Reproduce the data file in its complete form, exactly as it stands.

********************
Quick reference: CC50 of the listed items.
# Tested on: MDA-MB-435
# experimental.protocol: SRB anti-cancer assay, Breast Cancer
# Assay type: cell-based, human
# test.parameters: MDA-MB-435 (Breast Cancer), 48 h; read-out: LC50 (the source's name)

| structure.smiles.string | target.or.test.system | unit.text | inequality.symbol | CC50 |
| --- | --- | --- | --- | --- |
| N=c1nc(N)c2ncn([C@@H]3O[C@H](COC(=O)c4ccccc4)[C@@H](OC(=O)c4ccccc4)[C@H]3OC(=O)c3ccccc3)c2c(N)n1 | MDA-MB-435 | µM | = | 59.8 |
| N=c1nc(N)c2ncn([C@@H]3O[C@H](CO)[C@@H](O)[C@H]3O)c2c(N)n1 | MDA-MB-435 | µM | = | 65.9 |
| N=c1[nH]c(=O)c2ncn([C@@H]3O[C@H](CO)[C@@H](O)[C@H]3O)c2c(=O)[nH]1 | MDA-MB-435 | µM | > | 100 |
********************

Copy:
Quick reference: CC50 of the listed items.
# Tested on: MDA-MB-435
# experimental.protocol: SRB anti-cancer assay, Breast Cancer
# Assay type: cell-based, human
# test.parameters: MDA-MB-435 (Breast Cancer), 48 h; read-out: LC50 (the source's name)

| structure.smiles.string | target.or.test.system | unit.text | inequality.symbol | CC50 |
| --- | --- | --- | --- | --- |
| N=c1nc(N)c2ncn([C@@H]3O[C@H](COC(=O)c4ccccc4)[C@@H](OC(=O)c4ccccc4)[C@H]3OC(=O)c3ccccc3)c2c(N)n1 | MDA-MB-435 | µM | = | 59.8 |
| N=c1nc(N)c2ncn([C@@H]3O[C@H](CO)[C@@H](O)[C@H]3O)c2c(N)n1 | MDA-MB-435 | µM | = | 65.9 |
| N=c1[nH]c(=O)c2ncn([C@@H]3O[C@H](CO)[C@@H](O)[C@H]3O)c2c(=O)[nH]1 | MDA-MB-435 | µM | > | 100 |